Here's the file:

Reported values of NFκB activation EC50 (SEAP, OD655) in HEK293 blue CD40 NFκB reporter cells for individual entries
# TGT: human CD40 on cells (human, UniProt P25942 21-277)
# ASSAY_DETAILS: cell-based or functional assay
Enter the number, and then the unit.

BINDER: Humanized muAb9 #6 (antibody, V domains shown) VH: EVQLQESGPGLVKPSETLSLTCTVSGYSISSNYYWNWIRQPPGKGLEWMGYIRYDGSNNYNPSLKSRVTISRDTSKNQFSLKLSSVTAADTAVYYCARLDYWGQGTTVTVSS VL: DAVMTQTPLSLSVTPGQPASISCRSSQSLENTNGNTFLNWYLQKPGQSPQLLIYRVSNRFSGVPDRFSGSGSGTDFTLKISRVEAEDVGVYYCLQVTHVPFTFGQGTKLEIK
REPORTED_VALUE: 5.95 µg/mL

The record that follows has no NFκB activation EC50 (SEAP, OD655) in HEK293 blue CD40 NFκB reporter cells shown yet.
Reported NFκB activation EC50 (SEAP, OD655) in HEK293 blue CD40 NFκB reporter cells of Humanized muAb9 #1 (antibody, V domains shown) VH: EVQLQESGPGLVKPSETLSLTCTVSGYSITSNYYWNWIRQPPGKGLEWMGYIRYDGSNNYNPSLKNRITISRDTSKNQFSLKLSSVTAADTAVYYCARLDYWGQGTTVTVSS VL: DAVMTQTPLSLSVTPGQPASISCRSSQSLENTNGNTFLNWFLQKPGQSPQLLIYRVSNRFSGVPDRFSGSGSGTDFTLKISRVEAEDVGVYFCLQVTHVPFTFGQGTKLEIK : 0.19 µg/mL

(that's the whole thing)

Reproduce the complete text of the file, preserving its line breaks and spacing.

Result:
Reported values of NFκB activation EC50 (SEAP, OD655) in HEK293 blue CD40 NFκB reporter cells for individual entries
# TGT: human CD40 on cells (human, UniProt P25942 21-277)
# ASSAY_DETAILS: cell-based or functional assay
Enter the number, and then the unit.

BINDER: Humanized muAb9 #6 (antibody, V domains shown) VH: EVQLQESGPGLVKPSETLSLTCTVSGYSISSNYYWNWIRQPPGKGLEWMGYIRYDGSNNYNPSLKSRVTISRDTSKNQFSLKLSSVTAADTAVYYCARLDYWGQGTTVTVSS VL: DAVMTQTPLSLSVTPGQPASISCRSSQSLENTNGNTFLNWYLQKPGQSPQLLIYRVSNRFSGVPDRFSGSGSGTDFTLKISRVEAEDVGVYYCLQVTHVPFTFGQGTKLEIK
REPORTED_VALUE: 5.95 µg/mL

The record that follows has no NFκB activation EC50 (SEAP, OD655) in HEK293 blue CD40 NFκB reporter cells shown yet.
Reported NFκB activation EC50 (SEAP, OD655) in HEK293 blue CD40 NFκB reporter cells of Humanized muAb9 #1 (antibody, V domains shown) VH: EVQLQESGPGLVKPSETLSLTCTVSGYSITSNYYWNWIRQPPGKGLEWMGYIRYDGSNNYNPSLKNRITISRDTSKNQFSLKLSSVTAADTAVYYCARLDYWGQGTTVTVSS VL: DAVMTQTPLSLSVTPGQPASISCRSSQSLENTNGNTFLNWFLQKPGQSPQLLIYRVSNRFSGVPDRFSGSGSGTDFTLKISRVEAEDVGVYFCLQVTHVPFTFGQGTKLEIK : 0.19 µg/mL